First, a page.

Audrey Gariepy - Schooled

Saturday, January 1, 2011

Himalayan School of Alpinism
Story by: Audrey Gariepy

In Mid-December, I flew to Nepal with Ines Papert (Germany), Jen Olson (Canada), Cory Richards (USA) and Chris Alstrin (USA). Our goal was to try to open a new route on the North Face of Kwangde Lho (6187m). I was very excited about the trip because it would be my first time to try something big like that and to be in high altitude. I knew I’d learned a lot, especially doing it with these two great and experienced women.

After a couple days in Kathmandu, we flew to Lukla. The landing there has to be mentioned…anyone that has ever been there will know what I’m talking about! Being in a tiny little airplane flying toward a narrow valley and the only thing to avoid crashing into the mountain is this 350 meters long air stripe, there’s no room for a second chance, I really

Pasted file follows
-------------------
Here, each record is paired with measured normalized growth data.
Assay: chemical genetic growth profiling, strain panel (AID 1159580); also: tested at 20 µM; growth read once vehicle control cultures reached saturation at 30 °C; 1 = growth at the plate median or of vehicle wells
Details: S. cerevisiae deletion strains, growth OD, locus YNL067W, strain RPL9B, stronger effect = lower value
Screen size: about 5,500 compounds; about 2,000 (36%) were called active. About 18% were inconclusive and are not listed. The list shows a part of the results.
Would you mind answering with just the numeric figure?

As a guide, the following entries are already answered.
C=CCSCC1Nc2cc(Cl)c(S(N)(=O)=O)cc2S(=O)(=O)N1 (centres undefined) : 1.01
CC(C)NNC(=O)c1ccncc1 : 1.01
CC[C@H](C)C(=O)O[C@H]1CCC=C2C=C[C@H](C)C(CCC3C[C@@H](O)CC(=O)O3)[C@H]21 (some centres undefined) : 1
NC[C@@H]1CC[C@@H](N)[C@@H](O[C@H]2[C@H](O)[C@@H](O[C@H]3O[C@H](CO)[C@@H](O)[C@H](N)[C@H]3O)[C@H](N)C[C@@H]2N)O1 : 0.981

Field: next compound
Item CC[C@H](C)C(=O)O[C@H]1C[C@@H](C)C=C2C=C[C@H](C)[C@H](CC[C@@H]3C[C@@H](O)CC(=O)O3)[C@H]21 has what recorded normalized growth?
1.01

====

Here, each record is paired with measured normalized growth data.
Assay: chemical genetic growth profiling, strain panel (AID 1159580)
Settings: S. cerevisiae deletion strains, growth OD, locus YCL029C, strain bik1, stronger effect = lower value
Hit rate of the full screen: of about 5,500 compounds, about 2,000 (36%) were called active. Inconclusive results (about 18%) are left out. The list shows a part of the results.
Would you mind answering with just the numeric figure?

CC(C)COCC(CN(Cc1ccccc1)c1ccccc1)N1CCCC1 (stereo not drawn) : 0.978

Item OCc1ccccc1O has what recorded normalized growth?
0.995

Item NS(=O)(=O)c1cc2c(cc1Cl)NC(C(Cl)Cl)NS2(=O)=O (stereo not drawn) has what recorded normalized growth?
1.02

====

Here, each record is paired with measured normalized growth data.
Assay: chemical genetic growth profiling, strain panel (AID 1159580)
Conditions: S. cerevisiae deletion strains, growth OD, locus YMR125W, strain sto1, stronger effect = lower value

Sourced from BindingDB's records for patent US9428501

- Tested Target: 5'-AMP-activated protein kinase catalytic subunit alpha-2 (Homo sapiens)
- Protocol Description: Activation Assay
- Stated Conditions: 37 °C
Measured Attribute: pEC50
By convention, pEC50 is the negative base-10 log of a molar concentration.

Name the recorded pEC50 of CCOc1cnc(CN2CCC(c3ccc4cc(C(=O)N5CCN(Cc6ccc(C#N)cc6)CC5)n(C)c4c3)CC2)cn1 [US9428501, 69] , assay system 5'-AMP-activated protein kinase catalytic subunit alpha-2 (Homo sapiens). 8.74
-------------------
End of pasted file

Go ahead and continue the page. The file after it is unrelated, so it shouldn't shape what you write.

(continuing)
thought that was it!!!

It felt so good to be away from the craziness of Kathmandu and to be in the mountains. I was amazed with everything I saw. First of all, there are no roads there. Everybody is walking. When the supplies arrive in Lukla people carry it by foot all the way to villages. The houses are built with men and women’s power only, breaking rocks with hammers. Everybody helps each other and it seems to work perfectly.

After a day of walking, we reached Namche Bazar, the biggest village of the Khumbu region. From there, we got a really good view of the North Face of Kwangde Lho. Unfortunately, the conditions were not as great as we had expected. The whole season has been unusually warm and dry and the face has been affected. First impressions gave us no hope of opening a new route and very limited possibilities to climb at all. After thinking about it, we decided to explore around to try to find something else that would be in better shape.